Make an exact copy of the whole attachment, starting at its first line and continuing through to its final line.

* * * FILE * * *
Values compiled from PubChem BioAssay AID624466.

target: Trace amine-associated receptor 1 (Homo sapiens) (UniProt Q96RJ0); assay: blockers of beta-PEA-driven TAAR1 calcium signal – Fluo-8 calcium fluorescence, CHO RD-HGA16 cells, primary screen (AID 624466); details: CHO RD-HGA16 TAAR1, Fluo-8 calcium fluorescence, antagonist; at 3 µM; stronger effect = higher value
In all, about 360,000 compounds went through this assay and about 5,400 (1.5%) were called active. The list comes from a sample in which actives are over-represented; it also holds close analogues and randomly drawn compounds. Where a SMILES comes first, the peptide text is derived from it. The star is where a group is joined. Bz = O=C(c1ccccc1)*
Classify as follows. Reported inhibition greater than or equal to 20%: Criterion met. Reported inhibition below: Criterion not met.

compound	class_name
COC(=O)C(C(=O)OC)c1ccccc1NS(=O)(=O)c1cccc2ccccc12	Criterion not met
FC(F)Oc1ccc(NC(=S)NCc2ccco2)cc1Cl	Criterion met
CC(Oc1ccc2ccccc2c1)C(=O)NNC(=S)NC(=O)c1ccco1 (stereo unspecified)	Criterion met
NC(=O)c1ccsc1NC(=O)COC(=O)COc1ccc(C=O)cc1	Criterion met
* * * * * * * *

Values compiled from PubChem BioAssay AID624466.

target: Trace amine-associated receptor 1 (Homo sapiens) (UniProt Q96RJ0); assay: blockers of beta-PEA-driven TAAR1 calcium signal – Fluo-8 calcium fluorescence, CHO RD-HGA16 cells, primary screen (AID 624466); details: CHO RD-HGA16 TAAR1, Fluo-8 calcium fluorescence, antagonist; at 3 µM; stronger effect = higher value
In all, about 360,000 compounds went through this assay and about 5,400 (1.5%) were called active. The list comes from a sample in which actives are over-represented; it also holds close analogues and randomly drawn compounds. Where a SMILES comes first, the peptide text is derived from it. The star is where a group is joined. Bz = O=C(c1ccccc1)*
Classify as follows. Reported inhibition greater than or equal to 20%: Criterion met. Reported inhibition below: Criterion not met.

compound	class_name
COC(=O)C(C(=O)OC)c1ccccc1NS(=O)(=O)c1cccc2ccccc12	Criterion not met
FC(F)Oc1ccc(NC(=S)NCc2ccco2)cc1Cl	Criterion met
CC(Oc1ccc2ccccc2c1)C(=O)NNC(=S)NC(=O)c1ccco1 (stereo unspecified)	Criterion met
NC(=O)c1ccsc1NC(=O)COC(=O)COc1ccc(C=O)cc1	Criterion met